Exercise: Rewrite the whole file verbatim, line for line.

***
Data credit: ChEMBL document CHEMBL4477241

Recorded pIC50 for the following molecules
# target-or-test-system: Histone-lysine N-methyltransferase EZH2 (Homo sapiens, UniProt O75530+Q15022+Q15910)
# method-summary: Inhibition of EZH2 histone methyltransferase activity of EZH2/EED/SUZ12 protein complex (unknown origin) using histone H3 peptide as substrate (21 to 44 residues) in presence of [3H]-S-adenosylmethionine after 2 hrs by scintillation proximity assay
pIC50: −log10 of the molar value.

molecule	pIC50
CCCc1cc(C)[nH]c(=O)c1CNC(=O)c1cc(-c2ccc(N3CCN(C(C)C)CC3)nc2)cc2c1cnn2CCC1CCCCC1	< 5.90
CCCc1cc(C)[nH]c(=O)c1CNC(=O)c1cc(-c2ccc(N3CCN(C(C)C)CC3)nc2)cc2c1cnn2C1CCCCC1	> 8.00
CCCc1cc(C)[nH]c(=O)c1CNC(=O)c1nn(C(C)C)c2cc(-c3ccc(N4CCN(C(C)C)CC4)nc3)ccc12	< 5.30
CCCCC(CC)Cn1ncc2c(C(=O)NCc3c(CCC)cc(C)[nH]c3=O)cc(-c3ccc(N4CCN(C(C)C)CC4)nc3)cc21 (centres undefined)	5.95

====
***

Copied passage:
Data credit: ChEMBL document CHEMBL4477241

Recorded pIC50 for the following molecules
# target-or-test-system: Histone-lysine N-methyltransferase EZH2 (Homo sapiens, UniProt O75530+Q15022+Q15910)
# method-summary: Inhibition of EZH2 histone methyltransferase activity of EZH2/EED/SUZ12 protein complex (unknown origin) using histone H3 peptide as substrate (21 to 44 residues) in presence of [3H]-S-adenosylmethionine after 2 hrs by scintillation proximity assay
pIC50: −log10 of the molar value.

molecule	pIC50
CCCc1cc(C)[nH]c(=O)c1CNC(=O)c1cc(-c2ccc(N3CCN(C(C)C)CC3)nc2)cc2c1cnn2CCC1CCCCC1	< 5.90
CCCc1cc(C)[nH]c(=O)c1CNC(=O)c1cc(-c2ccc(N3CCN(C(C)C)CC3)nc2)cc2c1cnn2C1CCCCC1	> 8.00
CCCc1cc(C)[nH]c(=O)c1CNC(=O)c1nn(C(C)C)c2cc(-c3ccc(N4CCN(C(C)C)CC4)nc3)ccc12	< 5.30
CCCCC(CC)Cn1ncc2c(C(=O)NCc3c(CCC)cc(C)[nH]c3=O)cc(-c3ccc(N4CCN(C(C)C)CC4)nc3)cc21 (centres undefined)	5.95

====